Author Topic: Passing a structure  (Read 5069 times)

Biterider

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Passing a structure
« on: March 22, 2019, 05:36:44 AM »
Hi
Today I found a difference in the behavior of UASM in 32 bit and 64 bit. Using the invoke directive and a structure as argument, in 32 bit (stdcall) all members of the structure are passed in sequence. Using exactly the same syntax, but in 64 bit (fastcall), only a pointer to the structure is passed as argument. I checked all settings I know and I can’t find the reason why UASM acts that way. Maybe has it something to do with the calling convention, but I have not found any clues on this particular topic.

Maybe the UASM team can shed some light on this matter.  :biggrin:

Code: [Select]
.code
TestProc proc Arg1:RECT
  ret
TestProc endp


start proc
  local Rct:RECT

  invoke TestProc, Rct
  invoke ExitProcess, 0
start endp


In 32 bit mode (stdcall)
Code: [Select]
  invoke TestProc, Rct
01361059 FF 75 FC             push        dword ptr [ebp-4]
0136105C FF 75 F8             push        dword ptr [ebp-8]
0136105F FF 75 F4             push        dword ptr [ebp-0Ch]
01361062 FF 75 F0             push        dword ptr [Rct]
01361065 E8 96 FF FF FF       call        TestProc (01361000h)

In 64 bit mode (fastcall)
Code: [Select]
  invoke TestProc, Rct
000000013F3A1075 48 8D 4D F0          lea         rcx,[Rct]
000000013F3A1079 E8 82 FF FF FF       call        TestProc (013F3A1000h)

Biterider

habran

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Re: Passing a structure
« Reply #1 on: March 22, 2019, 03:58:38 PM »
Hi Biterider :biggrin:
IMHO it actually behaves the same, it sends  a reference.
The difference is in allocating the structure. Here is one example how 64 bit allocates the local data:
Code: [Select]
WinMain proc FRAME hInst : HINSTANCE, hPrevInst : HINSTANCE, CmdLine : LPSTR, CmdShow : UINT

local wc : WNDCLASSEXA
local msg : MSG
local hwnd : HWND
local Rct : RECT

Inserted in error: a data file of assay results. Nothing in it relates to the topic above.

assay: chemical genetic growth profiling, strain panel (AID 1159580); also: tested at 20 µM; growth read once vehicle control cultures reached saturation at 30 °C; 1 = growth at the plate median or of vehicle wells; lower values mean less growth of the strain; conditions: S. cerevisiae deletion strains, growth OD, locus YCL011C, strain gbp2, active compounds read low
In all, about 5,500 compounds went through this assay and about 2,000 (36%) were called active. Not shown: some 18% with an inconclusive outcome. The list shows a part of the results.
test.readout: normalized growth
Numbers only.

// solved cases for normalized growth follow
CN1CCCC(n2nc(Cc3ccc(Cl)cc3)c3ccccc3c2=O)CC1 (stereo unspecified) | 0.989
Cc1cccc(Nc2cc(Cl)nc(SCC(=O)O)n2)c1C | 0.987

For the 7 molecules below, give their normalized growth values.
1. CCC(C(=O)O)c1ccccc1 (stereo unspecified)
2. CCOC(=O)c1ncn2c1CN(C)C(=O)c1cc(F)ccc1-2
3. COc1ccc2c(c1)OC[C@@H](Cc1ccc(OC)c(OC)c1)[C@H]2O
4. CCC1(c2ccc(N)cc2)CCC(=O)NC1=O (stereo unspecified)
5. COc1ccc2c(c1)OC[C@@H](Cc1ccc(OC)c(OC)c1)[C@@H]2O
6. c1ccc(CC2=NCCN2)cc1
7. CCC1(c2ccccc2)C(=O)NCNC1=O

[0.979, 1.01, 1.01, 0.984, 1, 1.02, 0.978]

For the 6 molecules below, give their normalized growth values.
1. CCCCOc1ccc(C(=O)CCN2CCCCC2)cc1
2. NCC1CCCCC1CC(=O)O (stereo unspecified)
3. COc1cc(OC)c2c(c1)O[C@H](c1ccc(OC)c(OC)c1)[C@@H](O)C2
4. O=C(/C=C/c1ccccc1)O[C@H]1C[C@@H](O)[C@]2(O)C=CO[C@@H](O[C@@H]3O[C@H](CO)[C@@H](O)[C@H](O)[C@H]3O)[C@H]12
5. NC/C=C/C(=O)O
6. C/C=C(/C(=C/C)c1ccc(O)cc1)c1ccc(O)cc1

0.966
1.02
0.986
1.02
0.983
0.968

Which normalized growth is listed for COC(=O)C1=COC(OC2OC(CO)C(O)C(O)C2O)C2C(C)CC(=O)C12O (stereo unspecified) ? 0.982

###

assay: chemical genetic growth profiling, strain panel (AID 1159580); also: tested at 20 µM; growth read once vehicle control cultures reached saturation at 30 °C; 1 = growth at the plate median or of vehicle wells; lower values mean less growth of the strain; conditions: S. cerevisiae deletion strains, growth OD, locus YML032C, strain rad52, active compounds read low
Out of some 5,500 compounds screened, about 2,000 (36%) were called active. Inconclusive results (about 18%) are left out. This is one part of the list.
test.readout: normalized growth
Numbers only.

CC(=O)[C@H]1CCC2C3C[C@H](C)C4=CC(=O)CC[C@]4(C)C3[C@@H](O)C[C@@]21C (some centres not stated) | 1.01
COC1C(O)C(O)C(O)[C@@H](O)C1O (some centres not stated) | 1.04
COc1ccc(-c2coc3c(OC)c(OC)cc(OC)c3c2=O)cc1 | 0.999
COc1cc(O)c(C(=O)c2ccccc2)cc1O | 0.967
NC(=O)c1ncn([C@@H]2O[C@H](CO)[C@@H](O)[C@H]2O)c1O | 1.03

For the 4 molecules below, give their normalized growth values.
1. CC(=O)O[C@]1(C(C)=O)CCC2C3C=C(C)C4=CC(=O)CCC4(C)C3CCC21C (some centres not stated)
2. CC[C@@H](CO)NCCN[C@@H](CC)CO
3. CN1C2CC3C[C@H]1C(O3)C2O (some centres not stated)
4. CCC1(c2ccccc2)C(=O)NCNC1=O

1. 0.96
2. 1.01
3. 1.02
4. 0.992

push  rbp
.pushreg rbp
mov   rbp, rsp
.setframe rbp, 0
sub   rsp, sizeof WNDCLASSEXA + sizeof MSG + sizeof HWND + 13 * 8; make sure rsp is 16 - byte aligned
.allocstack sizeof WNDCLASSEXA + sizeof MSG + sizeof RECT + sizeof HWND + 13 * 8
.endprolog
.....
.....
Cod-Father

AW

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Re: Passing a structure
« Reply #2 on: March 22, 2019, 04:27:30 PM »
STDCALL always pushes everything unless you expressly tell to pass by reference - the default is to pass by value. Arrays are an exception but in ASM there is no direct concept of array. In 64-bit Windows ABI (why call it fastcall?)  everything over 8 bytes is passed by reference.

Biterider

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Re: Passing a structure
« Reply #3 on: March 23, 2019, 02:12:13 AM »
Hi
Thanks for the answers. I have found the corresponding passage in the Microsoft x64 ABI.
https://docs.microsoft.com/en-us/cpp/build/x64-calling-convention?view=vs-2017
"Any argument that does not fit in 8 bytes, or is not 1, 2, 4, or 8 bytes, must be passed by reference."

This is interesting. I tested what happens with a 3 byte structure

Code: [Select]
MyStruct struct
  a1  BYTE  ?
  a2  BYTE  ?
  a3  BYTE  ?
MyStruct ends

.code
TestProc proc Arg1:MyStruct
  ret
TestProc endp

start proc
  local Argument:MyStruct

  invoke TestProc, Argument
  invoke ExitProcess, 0
start endp

  invoke TestProc, Argument
000000013F9E1015 48 8B 4D FD          mov         rcx,qword ptr [Argument]
 

This does not seem to fulfill the ABI. OTOH, following the link "Parameter passing" from the previous paper
https://docs.microsoft.com/en-us/cpp/build/x64-calling-convention?view=vs-2017#parameter-passing
it says that:
"All arguments are right-justified in registers, so the callee can ignore the upper bits of the register and access only the portion of the register necessary."

That can also be applied to the 3 byte structure, but this is not what the calling convention specifies.
BTW, the same happens to a 5, 6, 7 byte structure.

Thanks, Biterider

AW

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Re: Passing a structure
« Reply #4 on: March 23, 2019, 03:06:01 AM »
rcx will be filled with 5 random bytes that don't belong to the structure. It is probably a bug.

johnsa

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Re: Passing a structure
« Reply #5 on: March 25, 2019, 08:36:55 PM »
That definitely seems like a bug to me. Will add it to the log for 2.49

Biterider

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Re: Passing a structure
« Reply #6 on: March 25, 2019, 08:39:18 PM »
Thank you johnsa!


Biterider

johnsa

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Re: Passing a structure
« Reply #7 on: March 26, 2019, 08:05:47 PM »
I think the best option, rather than anything automated would be to perform a check

when you use invoke myProc, myStruct

if myStruct is not 1/2/4/8 an error will be emitted ("Structure parameter not 1/2/4/8 bytes, please pass by reference") so that it's clear what the situation is and force the programmer to then use ADDR.

Sound ok ?

Biterider

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Re: Passing a structure
« Reply #8 on: March 26, 2019, 08:51:45 PM »
Hi
It's OK for me.  :t
Please add to the error conditions sizes bigger than 8 bytes.

Thanks!!

Biterider

nidud

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Re: Passing a structure
« Reply #9 on: March 26, 2019, 10:23:52 PM »
For the RECT struct:

msvc x86 will pass rc as a reference in eax push rc
msvc x64 will pass rc as a reference in rcx
masm x86 will push rc